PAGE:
What exactly is the difference between a Google Chromecast and a generic Android Mini PC stick? Although visually similar, Chromecast and Android sticks work quite differently.
The Chromecast is simply an enabler. It enables you to mirror your Chrome tab from your computer to your TV, or broadcast certain apps from your Android or iOS device to your TV. It’s supplementary to the devices you already own.
On the other hand, Android sticks are essentially Android phones without a screen or the cellular component. They run the full Android operating system, generally version 4.2, and can plug into any TV and accept input from devices like USB and Bluetooth mice and keyboards. These devices stand alone and don’t need the help of another computer or mobile device.
So which is right for you? Let’s take a look at some of their features to dissect exactly what they are, and then we’ll see what kind of user would benefit the most from each.
Announced back in July, the Chromecast is a relatively cheap $35 device meant for streaming content from laptops, smartphones and tablets to a TV. It can be seen as a competitor to Apple TV or Roku set-top boxes (check out our review of the excellent Roku 3), but it is really in a league of its own.
There are many creative uses for the Chromecast, but its main benefit is allowing you to stream content to your TV. On Android or iOS devices, Chromecast officially supports streaming from Netflix, Hulu Plus, YouTube, HBO Go, Pandora, Google Play Movies and Music, and Google says that they’re constantly working on adding more compatible apps.
The Chrome browser on any laptop or desktop supports mirroring of the browser window to the Chromecast, and it has an experimental (and buggy) feature that allows you to mirror the entire screen.
The Chromecast itself is a discreet little black device that resembles a chubby USB stick. It plugs into the TV via the HDMI port but has to be powered either by a USB port on the TV or a nearby power outlet.
It connects to your devices as long as you’re both on the same WiFi network. One caveat, though: if your WiFi requires an in-browser login rather than regular WPA2 or WEP verification, like some hotels or universities, the Chromecast won’t be able to connect since it doesn’t have a built-in browser.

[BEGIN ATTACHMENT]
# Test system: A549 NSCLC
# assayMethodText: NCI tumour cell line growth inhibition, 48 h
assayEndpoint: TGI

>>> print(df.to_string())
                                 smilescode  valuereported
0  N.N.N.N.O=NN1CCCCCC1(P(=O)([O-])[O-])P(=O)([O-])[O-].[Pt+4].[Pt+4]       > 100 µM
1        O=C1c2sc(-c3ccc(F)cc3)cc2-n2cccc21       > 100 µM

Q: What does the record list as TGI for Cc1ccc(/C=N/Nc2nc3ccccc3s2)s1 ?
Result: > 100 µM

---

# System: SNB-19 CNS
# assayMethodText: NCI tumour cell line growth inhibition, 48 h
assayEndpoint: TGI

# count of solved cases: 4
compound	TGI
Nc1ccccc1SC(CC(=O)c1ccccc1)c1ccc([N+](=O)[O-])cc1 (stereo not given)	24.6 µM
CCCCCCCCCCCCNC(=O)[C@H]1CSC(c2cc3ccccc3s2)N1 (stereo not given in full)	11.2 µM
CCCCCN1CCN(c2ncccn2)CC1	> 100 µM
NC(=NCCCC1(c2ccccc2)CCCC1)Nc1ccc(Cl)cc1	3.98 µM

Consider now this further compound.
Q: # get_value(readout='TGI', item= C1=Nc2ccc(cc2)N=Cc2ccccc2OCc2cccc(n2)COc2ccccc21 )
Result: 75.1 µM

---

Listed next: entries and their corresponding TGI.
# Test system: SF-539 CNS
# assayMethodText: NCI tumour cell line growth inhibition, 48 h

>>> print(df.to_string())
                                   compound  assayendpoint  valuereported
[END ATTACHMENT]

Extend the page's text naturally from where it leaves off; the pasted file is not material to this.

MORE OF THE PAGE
Regardless, at $35, the Chromecast offers a cheap way to wirelessly stream your content from your phone, tablet, or computer to your TV. We’ve reviewed the device in full and quite liked it.
Android TV Sticks
These mysterious, relatively new devices, have had a lot of people wondering what they are and how they work. Basically, they’re just all the internals of an Android device. They generally have a male HDMI port to plug into an HDTV as well as a port for power and a USB port for peripheral input devices. Some even have Bluetooth for connecting additional peripherals.
Since Android apps often take advantage of accelerometers for tilting motions or swiping motions meant for touchscreens, navigating Android can be a bit tricky with a mouse and keyboard, but it is possible. The advantage here is that you get a full Android experience on your TV. Download any apps from the Google Play Store like Chrome, Netflix, Hulu Plus, or even games like Final Fantasy IV or FIFA 14. You can even connect different gaming controllers for a better gaming experience. Send email, browse the web, and use the Android mini PC just like a standalone Android device.
The downside here is that there aren’t any major brands taking a stab at the Android stick market. You won’t be buying a Samsung or LG Android TV stick anytime soon. Rather, your options come from no-name brands like Rikomagic, iPazzPort, or FAVI. A lot of people are more comfortable buying a product from Google than a no-name brand.
Fortunately, these devices are generally powerful enough to handle most Android apps and to even play games pretty well. Many of them support 1080p output and have dual-core or quad-core processors with GPUs fast enough to handle 3D gaming.
Does this sound good to you? We’ve reviewed a couple of the most popular Android TV sticks and even detailed how to use one to create a Roku-like streaming device.
Which Should You Buy?
The Chromecast and Android TV sticks, from the outside, appear quite similar, but they actually serve very different markets.
The Chromecast is for the average non-techy consumer. Plug it in, then stream via a simple button in the Chrome browser or supported apps. You’re done. It’s simple and pretty easy to use, if rather limited by the number of supported apps. It also requires you to have a phone, tablet, or laptop nearby at all times to be able to use it.
Android TV sticks are much more of a niche market for techy folks. They’re gradually becoming more and more mainstream, but they’re still mostly made from no-name brands and require a bit of set-up and technological knowledge for connecting peripherals and such. Still, they’re relatively cheap and an easy way to transform an old TV into a smart TV without needing to have a separate phone, tablet, or laptop nearby at all times.
Which do you prefer, the Chromecast or one of the many Android TV sticks? Let us know in the comments.